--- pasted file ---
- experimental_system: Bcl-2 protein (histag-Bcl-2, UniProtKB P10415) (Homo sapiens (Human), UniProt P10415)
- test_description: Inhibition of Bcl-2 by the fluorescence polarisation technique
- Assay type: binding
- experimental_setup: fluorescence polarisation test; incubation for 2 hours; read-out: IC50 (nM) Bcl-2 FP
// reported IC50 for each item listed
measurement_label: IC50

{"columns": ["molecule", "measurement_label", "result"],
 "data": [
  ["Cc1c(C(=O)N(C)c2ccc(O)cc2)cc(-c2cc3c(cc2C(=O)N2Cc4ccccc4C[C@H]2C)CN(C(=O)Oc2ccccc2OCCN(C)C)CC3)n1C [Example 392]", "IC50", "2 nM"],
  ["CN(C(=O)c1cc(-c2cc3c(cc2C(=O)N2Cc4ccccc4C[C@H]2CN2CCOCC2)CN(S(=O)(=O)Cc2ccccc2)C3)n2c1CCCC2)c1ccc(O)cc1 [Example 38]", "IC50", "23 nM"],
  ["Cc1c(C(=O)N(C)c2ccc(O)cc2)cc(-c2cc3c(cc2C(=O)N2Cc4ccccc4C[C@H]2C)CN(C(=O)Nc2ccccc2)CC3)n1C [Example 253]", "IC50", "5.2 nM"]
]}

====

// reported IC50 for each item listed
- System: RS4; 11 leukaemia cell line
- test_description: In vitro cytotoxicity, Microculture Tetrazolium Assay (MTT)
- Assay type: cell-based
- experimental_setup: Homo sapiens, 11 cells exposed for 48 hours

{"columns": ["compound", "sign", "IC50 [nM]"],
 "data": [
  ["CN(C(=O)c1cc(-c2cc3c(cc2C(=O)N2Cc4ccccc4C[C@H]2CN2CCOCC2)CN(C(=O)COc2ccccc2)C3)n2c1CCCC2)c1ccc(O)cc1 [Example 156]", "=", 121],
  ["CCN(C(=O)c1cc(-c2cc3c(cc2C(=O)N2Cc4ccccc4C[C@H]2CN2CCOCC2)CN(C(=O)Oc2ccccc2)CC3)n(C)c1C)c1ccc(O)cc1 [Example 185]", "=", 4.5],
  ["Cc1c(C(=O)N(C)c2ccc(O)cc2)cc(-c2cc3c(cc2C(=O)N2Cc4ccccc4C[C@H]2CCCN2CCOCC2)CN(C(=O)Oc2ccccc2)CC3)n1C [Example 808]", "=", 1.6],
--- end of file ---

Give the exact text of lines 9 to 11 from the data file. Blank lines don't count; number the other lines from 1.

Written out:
  ["Cc1c(C(=O)N(C)c2ccc(O)cc2)cc(-c2cc3c(cc2C(=O)N2Cc4ccccc4C[C@H]2C)CN(C(=O)Oc2ccccc2OCCN(C)C)CC3)n1C [Example 392]", "IC50", "2 nM"],
  ["CN(C(=O)c1cc(-c2cc3c(cc2C(=O)N2Cc4ccccc4C[C@H]2CN2CCOCC2)CN(S(=O)(=O)Cc2ccccc2)C3)n2c1CCCC2)c1ccc(O)cc1 [Example 38]", "IC50", "23 nM"],
  ["Cc1c(C(=O)N(C)c2ccc(O)cc2)cc(-c2cc3c(cc2C(=O)N2Cc4ccccc4C[C@H]2C)CN(C(=O)Nc2ccccc2)CC3)n1C [Example 253]", "IC50", "5.2 nM"]